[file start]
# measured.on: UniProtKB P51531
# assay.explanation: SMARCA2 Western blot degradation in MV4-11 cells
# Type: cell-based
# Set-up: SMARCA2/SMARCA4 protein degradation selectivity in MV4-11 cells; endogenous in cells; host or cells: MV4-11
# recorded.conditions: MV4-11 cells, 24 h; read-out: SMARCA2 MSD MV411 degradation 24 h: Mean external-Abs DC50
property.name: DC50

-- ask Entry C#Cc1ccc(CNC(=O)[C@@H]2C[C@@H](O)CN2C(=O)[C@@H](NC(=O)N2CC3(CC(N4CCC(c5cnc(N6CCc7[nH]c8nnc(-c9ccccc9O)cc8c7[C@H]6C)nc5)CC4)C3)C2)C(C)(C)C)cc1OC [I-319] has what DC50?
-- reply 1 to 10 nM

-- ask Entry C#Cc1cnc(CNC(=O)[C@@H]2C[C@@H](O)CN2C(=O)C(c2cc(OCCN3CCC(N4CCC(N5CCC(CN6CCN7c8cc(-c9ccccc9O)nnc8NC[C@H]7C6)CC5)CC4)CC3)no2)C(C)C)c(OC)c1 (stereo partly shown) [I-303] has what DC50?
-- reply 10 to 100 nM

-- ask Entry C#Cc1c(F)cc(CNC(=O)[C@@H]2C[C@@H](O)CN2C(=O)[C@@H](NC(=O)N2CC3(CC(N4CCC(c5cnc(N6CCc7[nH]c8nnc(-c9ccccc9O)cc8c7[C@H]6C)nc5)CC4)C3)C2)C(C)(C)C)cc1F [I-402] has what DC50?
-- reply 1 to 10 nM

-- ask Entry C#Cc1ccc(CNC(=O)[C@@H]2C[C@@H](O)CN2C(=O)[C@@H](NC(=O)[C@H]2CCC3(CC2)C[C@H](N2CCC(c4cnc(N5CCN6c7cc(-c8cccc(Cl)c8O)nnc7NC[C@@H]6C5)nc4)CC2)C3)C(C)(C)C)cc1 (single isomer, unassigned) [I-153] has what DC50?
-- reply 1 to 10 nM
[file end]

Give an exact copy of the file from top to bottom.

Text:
# measured.on: UniProtKB P51531
# assay.explanation: SMARCA2 Western blot degradation in MV4-11 cells
# Type: cell-based
# Set-up: SMARCA2/SMARCA4 protein degradation selectivity in MV4-11 cells; endogenous in cells; host or cells: MV4-11
# recorded.conditions: MV4-11 cells, 24 h; read-out: SMARCA2 MSD MV411 degradation 24 h: Mean external-Abs DC50
property.name: DC50

-- ask Entry C#Cc1ccc(CNC(=O)[C@@H]2C[C@@H](O)CN2C(=O)[C@@H](NC(=O)N2CC3(CC(N4CCC(c5cnc(N6CCc7[nH]c8nnc(-c9ccccc9O)cc8c7[C@H]6C)nc5)CC4)C3)C2)C(C)(C)C)cc1OC [I-319] has what DC50?
-- reply 1 to 10 nM

-- ask Entry C#Cc1cnc(CNC(=O)[C@@H]2C[C@@H](O)CN2C(=O)C(c2cc(OCCN3CCC(N4CCC(N5CCC(CN6CCN7c8cc(-c9ccccc9O)nnc8NC[C@H]7C6)CC5)CC4)CC3)no2)C(C)C)c(OC)c1 (stereo partly shown) [I-303] has what DC50?
-- reply 10 to 100 nM

-- ask Entry C#Cc1c(F)cc(CNC(=O)[C@@H]2C[C@@H](O)CN2C(=O)[C@@H](NC(=O)N2CC3(CC(N4CCC(c5cnc(N6CCc7[nH]c8nnc(-c9ccccc9O)cc8c7[C@H]6C)nc5)CC4)C3)C2)C(C)(C)C)cc1F [I-402] has what DC50?
-- reply 1 to 10 nM

-- ask Entry C#Cc1ccc(CNC(=O)[C@@H]2C[C@@H](O)CN2C(=O)[C@@H](NC(=O)[C@H]2CCC3(CC2)C[C@H](N2CCC(c4cnc(N5CCN6c7cc(-c8cccc(Cl)c8O)nnc7NC[C@@H]6C5)nc4)CC2)C3)C(C)(C)C)cc1 (single isomer, unassigned) [I-153] has what DC50?
-- reply 1 to 10 nM